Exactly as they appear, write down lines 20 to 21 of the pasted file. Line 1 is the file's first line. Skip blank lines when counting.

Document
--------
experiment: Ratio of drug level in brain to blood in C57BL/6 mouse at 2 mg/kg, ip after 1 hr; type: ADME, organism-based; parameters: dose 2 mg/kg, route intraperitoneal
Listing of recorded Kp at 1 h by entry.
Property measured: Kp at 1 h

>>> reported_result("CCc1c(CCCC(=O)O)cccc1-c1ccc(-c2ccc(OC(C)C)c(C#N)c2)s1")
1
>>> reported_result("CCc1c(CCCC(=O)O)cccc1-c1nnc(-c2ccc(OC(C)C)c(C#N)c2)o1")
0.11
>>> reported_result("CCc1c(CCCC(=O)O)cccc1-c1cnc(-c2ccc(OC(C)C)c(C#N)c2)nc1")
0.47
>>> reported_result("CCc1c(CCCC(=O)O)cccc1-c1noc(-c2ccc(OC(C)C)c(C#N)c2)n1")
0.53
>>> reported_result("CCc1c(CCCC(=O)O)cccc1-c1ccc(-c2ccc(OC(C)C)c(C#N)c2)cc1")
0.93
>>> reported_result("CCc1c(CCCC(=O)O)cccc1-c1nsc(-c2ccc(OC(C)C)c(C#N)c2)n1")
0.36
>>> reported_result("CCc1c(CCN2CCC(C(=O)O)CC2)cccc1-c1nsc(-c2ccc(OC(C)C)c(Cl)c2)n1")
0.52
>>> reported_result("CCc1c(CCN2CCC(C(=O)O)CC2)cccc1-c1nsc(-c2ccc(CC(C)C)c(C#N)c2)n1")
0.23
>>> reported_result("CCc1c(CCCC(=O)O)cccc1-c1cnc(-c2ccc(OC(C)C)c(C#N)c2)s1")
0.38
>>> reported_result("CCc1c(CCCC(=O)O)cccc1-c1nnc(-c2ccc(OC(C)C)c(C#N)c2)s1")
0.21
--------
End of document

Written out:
>>> reported_result("CCc1c(CCCC(=O)O)cccc1-c1cnc(-c2ccc(OC(C)C)c(C#N)c2)s1")
0.38